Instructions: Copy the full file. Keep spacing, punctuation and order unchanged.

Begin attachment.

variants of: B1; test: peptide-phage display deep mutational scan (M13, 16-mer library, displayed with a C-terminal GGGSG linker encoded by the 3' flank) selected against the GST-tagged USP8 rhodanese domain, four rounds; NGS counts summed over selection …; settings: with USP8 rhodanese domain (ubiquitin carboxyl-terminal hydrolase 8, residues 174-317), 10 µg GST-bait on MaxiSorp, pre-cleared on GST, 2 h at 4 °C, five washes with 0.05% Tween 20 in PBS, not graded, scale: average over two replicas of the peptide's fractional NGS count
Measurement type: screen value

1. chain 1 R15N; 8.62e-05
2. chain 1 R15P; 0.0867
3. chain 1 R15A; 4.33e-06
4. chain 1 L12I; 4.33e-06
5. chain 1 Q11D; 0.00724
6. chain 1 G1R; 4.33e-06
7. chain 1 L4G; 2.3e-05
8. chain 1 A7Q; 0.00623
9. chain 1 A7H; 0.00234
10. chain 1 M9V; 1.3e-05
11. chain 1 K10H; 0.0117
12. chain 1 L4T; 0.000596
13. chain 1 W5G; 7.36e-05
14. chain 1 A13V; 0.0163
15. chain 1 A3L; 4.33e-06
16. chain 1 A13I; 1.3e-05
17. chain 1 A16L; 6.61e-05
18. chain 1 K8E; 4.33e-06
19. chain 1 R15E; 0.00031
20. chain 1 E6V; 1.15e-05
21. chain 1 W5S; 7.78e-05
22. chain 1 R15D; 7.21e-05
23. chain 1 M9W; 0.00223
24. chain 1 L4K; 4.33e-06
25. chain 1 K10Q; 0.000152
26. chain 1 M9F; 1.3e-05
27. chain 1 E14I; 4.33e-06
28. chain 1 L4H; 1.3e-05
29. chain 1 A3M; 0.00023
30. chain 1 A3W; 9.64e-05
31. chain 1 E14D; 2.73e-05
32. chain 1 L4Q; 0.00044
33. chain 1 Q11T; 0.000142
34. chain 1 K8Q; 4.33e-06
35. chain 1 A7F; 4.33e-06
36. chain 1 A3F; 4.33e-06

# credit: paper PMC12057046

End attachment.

variants of: B1; test: peptide-phage display deep mutational scan (M13, 16-mer library, displayed with a C-terminal GGGSG linker encoded by the 3' flank) selected against the GST-tagged USP8 rhodanese domain, four rounds; NGS counts summed over selection …; settings: with USP8 rhodanese domain (ubiquitin carboxyl-terminal hydrolase 8, residues 174-317), 10 µg GST-bait on MaxiSorp, pre-cleared on GST, 2 h at 4 °C, five washes with 0.05% Tween 20 in PBS, not graded, scale: average over two replicas of the peptide's fractional NGS count
Measurement type: screen value

1. chain 1 R15N; 8.62e-05
2. chain 1 R15P; 0.0867
3. chain 1 R15A; 4.33e-06
4. chain 1 L12I; 4.33e-06
5. chain 1 Q11D; 0.00724
6. chain 1 G1R; 4.33e-06
7. chain 1 L4G; 2.3e-05
8. chain 1 A7Q; 0.00623
9. chain 1 A7H; 0.00234
10. chain 1 M9V; 1.3e-05
11. chain 1 K10H; 0.0117
12. chain 1 L4T; 0.000596
13. chain 1 W5G; 7.36e-05
14. chain 1 A13V; 0.0163
15. chain 1 A3L; 4.33e-06
16. chain 1 A13I; 1.3e-05
17. chain 1 A16L; 6.61e-05
18. chain 1 K8E; 4.33e-06
19. chain 1 R15E; 0.00031
20. chain 1 E6V; 1.15e-05
21. chain 1 W5S; 7.78e-05
22. chain 1 R15D; 7.21e-05
23. chain 1 M9W; 0.00223
24. chain 1 L4K; 4.33e-06
25. chain 1 K10Q; 0.000152
26. chain 1 M9F; 1.3e-05
27. chain 1 E14I; 4.33e-06
28. chain 1 L4H; 1.3e-05
29. chain 1 A3M; 0.00023
30. chain 1 A3W; 9.64e-05
31. chain 1 E14D; 2.73e-05
32. chain 1 L4Q; 0.00044
33. chain 1 Q11T; 0.000142
34. chain 1 K8Q; 4.33e-06
35. chain 1 A7F; 4.33e-06
36. chain 1 A3F; 4.33e-06

# credit: paper PMC12057046